WEST MICHIGAN — As temperatures rise, ice from this past weekend’s ice storm begins to melt.
Laurie Savastano lives in Byron Center. She said she heard a crackling noise coming from her front yard and then noticed the ice pellets falling steadily.
“Just the intensity of it coming down off the trees [got her attention]. It was like a hail storm out here,” Savastano described.
“We didn’t even dare to park our cars here in the driveway,” she added.
Anyone experiencing this in their yard should exercise precaution. Melting ice, especially large icicles, can present a danger. This, however, is the least of concerns for the thousands of Michigan residents that remain without power.
Barry County was hit the worst by the ice storm. The state’s emergency management division said four counties and one township have declared a local state of emergency. Barry, Clinton, Eaton and Shiawassee Counties are among them. Delta Township, in Eaton County, also made the declaration.
During a teleconference, a spokesperson for Governor Rick Snyder said he receives several daily briefings regarding what’s happening on the ground.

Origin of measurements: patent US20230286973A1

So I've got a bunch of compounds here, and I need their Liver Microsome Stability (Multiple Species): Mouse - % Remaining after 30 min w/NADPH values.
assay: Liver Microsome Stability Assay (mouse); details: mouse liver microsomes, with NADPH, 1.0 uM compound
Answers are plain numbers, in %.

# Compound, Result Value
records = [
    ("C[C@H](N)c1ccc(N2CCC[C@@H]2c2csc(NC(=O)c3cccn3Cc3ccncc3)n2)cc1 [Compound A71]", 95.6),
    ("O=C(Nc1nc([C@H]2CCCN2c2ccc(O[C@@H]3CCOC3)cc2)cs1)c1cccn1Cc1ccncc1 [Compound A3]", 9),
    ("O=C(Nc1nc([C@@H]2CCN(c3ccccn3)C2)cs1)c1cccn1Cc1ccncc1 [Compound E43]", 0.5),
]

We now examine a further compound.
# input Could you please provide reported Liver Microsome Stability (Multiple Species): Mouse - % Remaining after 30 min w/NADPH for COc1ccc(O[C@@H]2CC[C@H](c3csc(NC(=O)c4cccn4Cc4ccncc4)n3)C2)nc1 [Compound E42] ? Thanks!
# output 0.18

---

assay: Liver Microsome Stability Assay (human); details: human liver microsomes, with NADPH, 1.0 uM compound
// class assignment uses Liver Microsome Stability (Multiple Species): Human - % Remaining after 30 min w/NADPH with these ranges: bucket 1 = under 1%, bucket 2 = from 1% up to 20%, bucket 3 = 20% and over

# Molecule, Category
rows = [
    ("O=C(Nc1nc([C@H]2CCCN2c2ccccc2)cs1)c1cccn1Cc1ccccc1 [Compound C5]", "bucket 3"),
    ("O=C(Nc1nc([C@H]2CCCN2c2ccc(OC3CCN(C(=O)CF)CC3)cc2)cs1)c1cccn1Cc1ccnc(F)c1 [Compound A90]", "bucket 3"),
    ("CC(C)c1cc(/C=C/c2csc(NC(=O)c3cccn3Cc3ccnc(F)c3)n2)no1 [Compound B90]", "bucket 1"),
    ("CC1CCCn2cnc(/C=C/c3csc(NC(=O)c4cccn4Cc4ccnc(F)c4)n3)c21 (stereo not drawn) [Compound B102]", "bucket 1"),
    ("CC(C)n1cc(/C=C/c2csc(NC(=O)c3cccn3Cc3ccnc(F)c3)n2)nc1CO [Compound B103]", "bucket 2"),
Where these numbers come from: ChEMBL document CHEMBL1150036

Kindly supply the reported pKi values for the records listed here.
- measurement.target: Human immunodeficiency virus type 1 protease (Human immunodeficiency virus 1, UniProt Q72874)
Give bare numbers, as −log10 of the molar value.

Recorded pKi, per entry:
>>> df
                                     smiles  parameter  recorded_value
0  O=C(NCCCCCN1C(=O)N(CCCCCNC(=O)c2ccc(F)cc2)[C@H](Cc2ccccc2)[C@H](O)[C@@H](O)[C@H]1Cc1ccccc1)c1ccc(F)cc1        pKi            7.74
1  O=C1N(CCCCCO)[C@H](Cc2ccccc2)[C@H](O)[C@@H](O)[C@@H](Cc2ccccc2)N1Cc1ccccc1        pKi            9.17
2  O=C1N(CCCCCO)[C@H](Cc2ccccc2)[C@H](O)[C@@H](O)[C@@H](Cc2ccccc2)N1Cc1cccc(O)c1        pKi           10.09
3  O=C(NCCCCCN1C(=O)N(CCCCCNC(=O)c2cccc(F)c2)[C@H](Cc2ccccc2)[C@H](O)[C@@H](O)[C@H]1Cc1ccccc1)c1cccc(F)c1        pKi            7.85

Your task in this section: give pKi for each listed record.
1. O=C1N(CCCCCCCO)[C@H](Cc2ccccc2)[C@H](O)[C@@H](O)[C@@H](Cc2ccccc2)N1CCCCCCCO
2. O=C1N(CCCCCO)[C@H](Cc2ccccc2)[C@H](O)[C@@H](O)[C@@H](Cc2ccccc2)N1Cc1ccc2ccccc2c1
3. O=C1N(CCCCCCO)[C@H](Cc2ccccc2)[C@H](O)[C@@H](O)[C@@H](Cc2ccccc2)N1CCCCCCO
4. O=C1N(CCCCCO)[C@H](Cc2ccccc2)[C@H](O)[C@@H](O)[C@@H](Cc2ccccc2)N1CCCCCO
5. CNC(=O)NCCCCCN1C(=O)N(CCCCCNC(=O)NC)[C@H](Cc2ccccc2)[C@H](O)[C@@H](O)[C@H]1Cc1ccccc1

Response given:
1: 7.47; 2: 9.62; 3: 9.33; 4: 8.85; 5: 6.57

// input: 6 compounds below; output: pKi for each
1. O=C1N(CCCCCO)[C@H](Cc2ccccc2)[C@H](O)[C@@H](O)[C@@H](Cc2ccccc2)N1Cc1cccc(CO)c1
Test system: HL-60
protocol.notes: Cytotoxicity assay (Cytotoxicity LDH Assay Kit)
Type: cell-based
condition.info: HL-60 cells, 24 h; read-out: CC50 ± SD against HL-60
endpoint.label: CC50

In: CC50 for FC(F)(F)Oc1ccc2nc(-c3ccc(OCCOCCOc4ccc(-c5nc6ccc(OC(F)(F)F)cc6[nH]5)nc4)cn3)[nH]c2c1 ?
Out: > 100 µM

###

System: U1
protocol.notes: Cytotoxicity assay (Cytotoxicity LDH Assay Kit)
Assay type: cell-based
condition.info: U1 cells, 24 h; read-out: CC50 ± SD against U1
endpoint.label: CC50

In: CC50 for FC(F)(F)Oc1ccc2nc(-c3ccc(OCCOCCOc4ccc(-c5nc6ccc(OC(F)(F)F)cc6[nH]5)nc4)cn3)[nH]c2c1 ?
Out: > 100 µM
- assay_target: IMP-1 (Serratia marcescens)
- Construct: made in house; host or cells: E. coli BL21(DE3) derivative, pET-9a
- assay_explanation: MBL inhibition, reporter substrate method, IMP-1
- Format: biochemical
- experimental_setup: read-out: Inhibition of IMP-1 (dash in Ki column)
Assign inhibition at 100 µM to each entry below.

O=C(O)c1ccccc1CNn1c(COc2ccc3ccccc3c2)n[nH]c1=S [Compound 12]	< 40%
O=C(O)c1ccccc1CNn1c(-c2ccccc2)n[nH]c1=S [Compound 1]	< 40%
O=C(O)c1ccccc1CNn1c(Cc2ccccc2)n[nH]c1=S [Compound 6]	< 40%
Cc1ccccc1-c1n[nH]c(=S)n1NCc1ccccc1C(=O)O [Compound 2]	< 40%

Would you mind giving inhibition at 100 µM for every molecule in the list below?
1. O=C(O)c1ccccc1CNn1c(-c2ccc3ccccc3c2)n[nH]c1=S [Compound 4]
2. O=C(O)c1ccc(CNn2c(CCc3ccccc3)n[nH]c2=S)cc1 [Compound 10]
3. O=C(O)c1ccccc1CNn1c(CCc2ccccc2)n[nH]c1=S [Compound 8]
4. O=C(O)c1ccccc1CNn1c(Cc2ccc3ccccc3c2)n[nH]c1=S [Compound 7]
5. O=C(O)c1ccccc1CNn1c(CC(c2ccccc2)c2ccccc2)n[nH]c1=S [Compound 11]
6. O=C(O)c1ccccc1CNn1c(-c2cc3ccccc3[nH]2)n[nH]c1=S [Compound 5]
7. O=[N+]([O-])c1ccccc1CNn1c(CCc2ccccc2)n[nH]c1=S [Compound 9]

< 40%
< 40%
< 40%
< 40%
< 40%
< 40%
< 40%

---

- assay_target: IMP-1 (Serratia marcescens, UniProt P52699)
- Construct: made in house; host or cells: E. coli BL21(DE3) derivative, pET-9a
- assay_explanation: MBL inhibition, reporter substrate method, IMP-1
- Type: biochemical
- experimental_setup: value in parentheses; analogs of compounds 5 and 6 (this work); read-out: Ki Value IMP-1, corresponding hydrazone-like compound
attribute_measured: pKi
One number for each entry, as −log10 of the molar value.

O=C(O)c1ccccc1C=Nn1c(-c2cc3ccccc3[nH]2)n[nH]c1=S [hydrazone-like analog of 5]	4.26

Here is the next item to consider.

“We are very appreciative that crews that have come from out of state, in addition to the crews based here in Michigan, who have spent there holiday time away from their families working around the clock to restore power to many of our residents,” Dave Murray, Snyder’s deputy press secretary said.
However, state officials said the declarations have only been made locally. That means “no formal request for the governor’s declaration and no formal request for state assistance has been submitted by any local government.”
Captain Chris Kelenske with the Michigan State Police said the state’s emergency management division is in communication with each affected county (and township). Kelenske also briefed the media and took questions during the teleconference.
“It’s important to remember the goal of disaster assistance is not to make individuals, businesses or government entities whole again, but to restore the community to a level that meets expected health and safety considerations,” Kelenske said.
Consumers Energy expects to have power restored in Barry County completely by Saturday night.